Wednesday, January 30, 2013


It is a sad but undeniable fact that Italy, if it wishes to compete in the 21st century, has to change. The question is not so much whether it will do so, but whether it actually wants to compete. A foreigner observing the current immobile economy could be forgiven for believing that it does not but a five-minute conversation with any member of the country's young, educated, cultured but unemployed masses would lead him to reconsider, for these young people are clearly frustrated beyond endurance.

Change is often unpleasant, especially when thrust upon us by outside forces and an Italy ready to change most of its habits would not be the Italy that so many of us love so dearly, for the very things that exasperate us about the country are also those which we admire:  seemingly endless summer holidays, long lunchtime closures which always begin just as we have arrived at some tourist spot, the ability to "worry about it tomorrow", the shop assistant who holds up the queue [or what passes for a queue] by chatting to the customer for too long but at the same time shows that she cares.... aren't these the characteristics that make us all wish we were Italian?

British schoolchildren wish they were Italian too when they hear about the three-month holiday that their contemporaries enjoy here and I'm sure that they would, had they known about it, have empathised with Italian students' dismay when Mr Monti announced on Monday that a plan to curtail the school summer break was under consideration. A quick look at the Twitter feed on the subject revealed that the idea had not gone down well, to say the least, with teachers taking the news personally and working mothers, who in another country might have welcomed the proposal, up in arms. Most of the commenters seemed to be of the opinion that Italy has more urgent problems than the length of school holidays to solve.

Yet the beleaguered Mr Monti may have been on to something:  could this have been the beginning of a move to bring Italian working practices into a form which would at least be recognisable to the rest of Europe? Something to stop the British, for instance, smirking in that superior way of theirs and remarking that they "are not paying taxes to Europe so that people in the Mediterranean area can lie on the beach for three months"?

When an Italian politician suggested shortening the lunch break a few years ago there was an  outcry, particularly in the South, but those who criticise the long, leisurely family lunch forget that it is too hot down here to do anything anyway and the importance of this time for family cohesion [which, let's face it, countries like my own lack to a tragic degree]. Opening hours, however, are another matter, particularly in areas that are more than ever dependent on tourism to survive.

Yes, there is something wonderful about a country that can look disaster in the eye and then point out that it was here long before the technological age and will be here long after it but even a defender of Italy like me has to admit that the country does have a tendency to go a sunbed too far in summer.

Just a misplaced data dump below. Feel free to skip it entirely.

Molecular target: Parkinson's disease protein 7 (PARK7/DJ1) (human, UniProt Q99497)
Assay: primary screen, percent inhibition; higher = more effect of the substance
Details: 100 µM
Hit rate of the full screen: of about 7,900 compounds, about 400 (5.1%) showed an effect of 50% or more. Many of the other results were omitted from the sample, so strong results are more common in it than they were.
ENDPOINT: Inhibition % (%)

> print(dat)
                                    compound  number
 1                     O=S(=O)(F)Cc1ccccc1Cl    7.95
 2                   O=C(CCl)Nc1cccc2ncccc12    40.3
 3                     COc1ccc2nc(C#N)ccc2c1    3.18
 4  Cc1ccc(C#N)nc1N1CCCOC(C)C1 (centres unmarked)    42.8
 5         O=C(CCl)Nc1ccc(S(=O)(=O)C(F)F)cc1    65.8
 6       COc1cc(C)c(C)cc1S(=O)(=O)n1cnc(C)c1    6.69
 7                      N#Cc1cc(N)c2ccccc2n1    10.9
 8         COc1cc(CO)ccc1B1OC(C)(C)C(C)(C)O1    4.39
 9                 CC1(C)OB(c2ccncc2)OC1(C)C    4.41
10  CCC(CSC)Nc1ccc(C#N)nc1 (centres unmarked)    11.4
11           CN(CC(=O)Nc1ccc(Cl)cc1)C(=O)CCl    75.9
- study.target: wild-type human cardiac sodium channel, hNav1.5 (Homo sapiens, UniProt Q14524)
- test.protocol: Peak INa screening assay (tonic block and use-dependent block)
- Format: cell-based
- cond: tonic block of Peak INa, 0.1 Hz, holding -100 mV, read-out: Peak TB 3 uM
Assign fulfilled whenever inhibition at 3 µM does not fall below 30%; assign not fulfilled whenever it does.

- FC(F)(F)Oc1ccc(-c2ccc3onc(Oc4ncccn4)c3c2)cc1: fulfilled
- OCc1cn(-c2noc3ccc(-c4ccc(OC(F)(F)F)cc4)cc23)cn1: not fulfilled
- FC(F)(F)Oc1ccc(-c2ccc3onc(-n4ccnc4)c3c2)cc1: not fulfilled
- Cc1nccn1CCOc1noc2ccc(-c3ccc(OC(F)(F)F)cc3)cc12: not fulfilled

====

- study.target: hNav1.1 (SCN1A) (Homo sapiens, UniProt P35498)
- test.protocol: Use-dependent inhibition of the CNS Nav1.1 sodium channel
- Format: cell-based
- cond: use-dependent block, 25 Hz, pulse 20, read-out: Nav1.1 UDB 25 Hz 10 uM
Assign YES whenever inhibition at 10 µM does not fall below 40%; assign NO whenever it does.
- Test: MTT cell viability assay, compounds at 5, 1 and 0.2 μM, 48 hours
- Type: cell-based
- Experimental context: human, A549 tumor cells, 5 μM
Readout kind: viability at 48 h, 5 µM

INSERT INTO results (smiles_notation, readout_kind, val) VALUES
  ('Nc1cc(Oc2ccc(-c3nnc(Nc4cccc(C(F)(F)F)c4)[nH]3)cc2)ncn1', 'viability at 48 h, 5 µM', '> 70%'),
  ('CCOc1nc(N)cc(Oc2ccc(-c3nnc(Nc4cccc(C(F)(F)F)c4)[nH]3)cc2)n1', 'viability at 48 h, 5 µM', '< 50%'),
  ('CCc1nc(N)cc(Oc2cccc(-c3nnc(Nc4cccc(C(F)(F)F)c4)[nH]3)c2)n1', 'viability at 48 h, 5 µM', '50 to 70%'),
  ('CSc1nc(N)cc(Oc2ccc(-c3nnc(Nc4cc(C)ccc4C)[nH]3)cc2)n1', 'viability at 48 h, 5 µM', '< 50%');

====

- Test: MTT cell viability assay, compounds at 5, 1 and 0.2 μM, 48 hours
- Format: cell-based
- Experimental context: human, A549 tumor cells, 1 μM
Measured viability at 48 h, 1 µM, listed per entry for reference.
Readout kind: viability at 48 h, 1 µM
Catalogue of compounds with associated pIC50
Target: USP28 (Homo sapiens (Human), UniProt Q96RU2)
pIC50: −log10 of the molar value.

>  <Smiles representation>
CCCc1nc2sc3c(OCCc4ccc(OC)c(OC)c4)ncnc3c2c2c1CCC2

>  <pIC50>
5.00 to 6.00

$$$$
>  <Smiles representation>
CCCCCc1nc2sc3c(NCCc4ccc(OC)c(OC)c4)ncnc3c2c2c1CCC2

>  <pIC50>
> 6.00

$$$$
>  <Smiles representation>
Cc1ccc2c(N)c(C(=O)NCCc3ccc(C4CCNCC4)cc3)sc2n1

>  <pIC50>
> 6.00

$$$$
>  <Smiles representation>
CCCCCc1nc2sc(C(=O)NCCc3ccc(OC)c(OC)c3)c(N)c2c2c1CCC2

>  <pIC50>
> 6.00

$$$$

I am able to reassure you, though, that the mothers, teachers and hard done-by schoolchildren of Italy are resting serenely in their beds tonight, for, within hours of Mr Monti's announcement, candidates on his Scelta Civica electoral list acted in unison to deny the existence of any plans to curtail the school summer holidays.  Now if only they could take such decisive action on the economy.....

Tuesday, January 29, 2013


Circumstances of high tension in my life have brought pizza night forward from Friday to Tuesday this week, on an "I deserve" basis.  One of my favourite combinations is that of sausages and peppers and what better way to enjoy them could there be than on a Modican pizza?

Monday, January 28, 2013


It is over twenty years since I first came to Sicily and was advised by a friend to always remember to "look up" when out and about. I did just that as I was waiting for a bus in Modica Bassa on Saturday and was rewarded with this view:

Sunday, January 27, 2013


Image:  Holocaust Memorial Day UK

"Qui, ai loro posti, stasera sedevamo noi, i vivi. Ma ridotti di numero, rispetto a un tempo, e non più lieti, ridenti, vocianti, bensì tristi e penseriosi come morti."
"We, the living, were sitting in their place this evening. But there were less of us than before and we were not happier, laughing more or more vocal but sad and lost in thought, like the dead."

- Giorgio Bassani:  Il Giardino dei Finzi-Contini

"People sometimes ask me, 'Where was God in Auschwitz?' I believe that God was there Himself - violated and blasphemed. The real question is, 'Where was man in Auschwitz?' "

Rabbi Hugo Gryn: Chasing Shadows

Visit the HMD  Trust UK site to build
your memorial bridge

Saturday, January 26, 2013


We haven't heard from these young men for a while, so here they are with one of my favourite Italian songs:

Il Volo - E' la mia vita

Friday, January 25, 2013


"Is it a bird? Is it a plane? Is it a Dalek gone wrong?" All of these thoughts and more went through my mind when I first saw the Christmas art installation on Modica Bassa's [non - functioning] fountain in Piazza Rizzone.  Then someone told me it was a comet. Silly me.

Image:  Corriere di Ragusa

The "comet", by Modican artist Angelo Ruta, has caused almost as much bewilderment, since it appeared, as the biblical one, and also a fair amount of controversy:  there are those who think it is a fine artistic specimen and others who criticise it for being unorganic and completely out of tune with its surroundings [which consist mainly of traffic].